The Covid-19 pandemic has had a huge impact on the world of science. On one hand, it has spurred renewed research activity in the field of health and medicine, with increased investment by public and private sectors alike, leading to the development of new treatments and the generation of large quantities of data, enabling epidemiological studies on a scale rarely seen before.
On the other hand, the pandemic has drawn attention to the role of scientists and research in modern society, highlighting their uneasy relationship with politicians, traditional and digital media and the wider public. The enormous scientific progress made since the start of the pandemic has been overshadowed, and in some cases compromised, by the failure to properly communicate the results of scientific research to the citizens and the failure of governments to make the best use of those results in terms of adopting the right policies. The result is that the standing of scientists in society has been undermined, with governments pursuing populist notions of “freedom” (in opposition to calls for lockdowns by public health experts), while social media platforms enable the propagation of fake cures, conspiracy theories and vilification of individual scientists. The solution lies in the depoliticisation of science, which needs to be properly funded while respecting the principle of freedom of scientific endeavour, such freedom being at the heart of traditional liberal ethical values. This approach is best pursued on a European level, as exemplified by the work of the European Research Council.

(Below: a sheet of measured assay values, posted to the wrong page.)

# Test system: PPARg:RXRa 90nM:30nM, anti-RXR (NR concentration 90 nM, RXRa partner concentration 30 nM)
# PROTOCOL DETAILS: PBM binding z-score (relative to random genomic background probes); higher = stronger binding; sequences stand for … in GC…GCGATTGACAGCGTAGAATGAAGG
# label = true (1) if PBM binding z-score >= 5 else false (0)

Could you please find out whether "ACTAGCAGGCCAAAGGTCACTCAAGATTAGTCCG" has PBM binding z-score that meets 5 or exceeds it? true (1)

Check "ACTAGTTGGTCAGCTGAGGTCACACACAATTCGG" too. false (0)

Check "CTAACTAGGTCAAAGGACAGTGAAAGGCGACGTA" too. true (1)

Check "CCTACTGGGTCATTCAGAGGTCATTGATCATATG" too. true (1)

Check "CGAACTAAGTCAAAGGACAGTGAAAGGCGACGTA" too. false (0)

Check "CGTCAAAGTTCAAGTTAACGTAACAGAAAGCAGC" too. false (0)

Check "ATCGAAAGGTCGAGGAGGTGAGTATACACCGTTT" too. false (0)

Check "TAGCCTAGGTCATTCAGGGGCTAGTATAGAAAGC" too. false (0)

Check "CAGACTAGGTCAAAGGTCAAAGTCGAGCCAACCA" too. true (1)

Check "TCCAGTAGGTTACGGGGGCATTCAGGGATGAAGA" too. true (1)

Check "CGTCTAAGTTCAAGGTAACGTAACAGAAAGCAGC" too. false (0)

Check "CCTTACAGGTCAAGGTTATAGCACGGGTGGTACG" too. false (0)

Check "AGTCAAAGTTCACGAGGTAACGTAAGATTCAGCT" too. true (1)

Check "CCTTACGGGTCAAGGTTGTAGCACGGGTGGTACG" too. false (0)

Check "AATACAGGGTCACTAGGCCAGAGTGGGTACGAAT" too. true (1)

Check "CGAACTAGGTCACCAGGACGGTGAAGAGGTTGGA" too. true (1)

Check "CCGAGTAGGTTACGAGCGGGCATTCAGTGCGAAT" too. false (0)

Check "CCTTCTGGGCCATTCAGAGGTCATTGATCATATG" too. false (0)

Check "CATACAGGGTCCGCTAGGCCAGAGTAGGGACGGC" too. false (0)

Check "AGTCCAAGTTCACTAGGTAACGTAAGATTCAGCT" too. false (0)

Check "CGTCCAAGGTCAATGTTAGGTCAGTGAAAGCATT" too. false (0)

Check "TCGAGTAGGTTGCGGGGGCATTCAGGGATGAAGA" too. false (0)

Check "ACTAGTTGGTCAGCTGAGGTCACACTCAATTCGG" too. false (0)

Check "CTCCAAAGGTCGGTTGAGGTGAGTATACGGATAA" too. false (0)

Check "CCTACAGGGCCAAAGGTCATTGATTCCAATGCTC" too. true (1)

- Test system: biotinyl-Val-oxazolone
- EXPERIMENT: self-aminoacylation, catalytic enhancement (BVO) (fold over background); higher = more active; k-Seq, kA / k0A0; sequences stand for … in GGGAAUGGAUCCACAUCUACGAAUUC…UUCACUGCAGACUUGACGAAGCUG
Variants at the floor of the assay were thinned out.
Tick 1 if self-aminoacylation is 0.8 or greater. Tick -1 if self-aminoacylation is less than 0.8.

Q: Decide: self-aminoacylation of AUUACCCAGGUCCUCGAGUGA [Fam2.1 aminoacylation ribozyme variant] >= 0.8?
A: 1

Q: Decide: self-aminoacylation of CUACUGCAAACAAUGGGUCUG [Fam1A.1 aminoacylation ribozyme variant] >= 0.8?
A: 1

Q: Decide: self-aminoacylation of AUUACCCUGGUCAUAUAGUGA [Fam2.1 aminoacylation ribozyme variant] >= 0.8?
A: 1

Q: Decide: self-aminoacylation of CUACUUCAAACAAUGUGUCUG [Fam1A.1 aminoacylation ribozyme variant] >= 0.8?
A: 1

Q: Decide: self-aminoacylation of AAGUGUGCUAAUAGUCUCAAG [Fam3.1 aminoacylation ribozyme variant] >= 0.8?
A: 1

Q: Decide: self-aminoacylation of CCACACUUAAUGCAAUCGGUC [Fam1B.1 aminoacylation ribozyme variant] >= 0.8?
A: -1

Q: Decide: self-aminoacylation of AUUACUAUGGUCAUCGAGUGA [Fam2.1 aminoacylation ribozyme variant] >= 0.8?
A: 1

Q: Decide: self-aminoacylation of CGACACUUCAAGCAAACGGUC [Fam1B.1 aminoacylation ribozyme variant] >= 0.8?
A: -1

Pandemic Period, Scientific Data, Scientific Medicine, Health Policies, Depoliticization of Science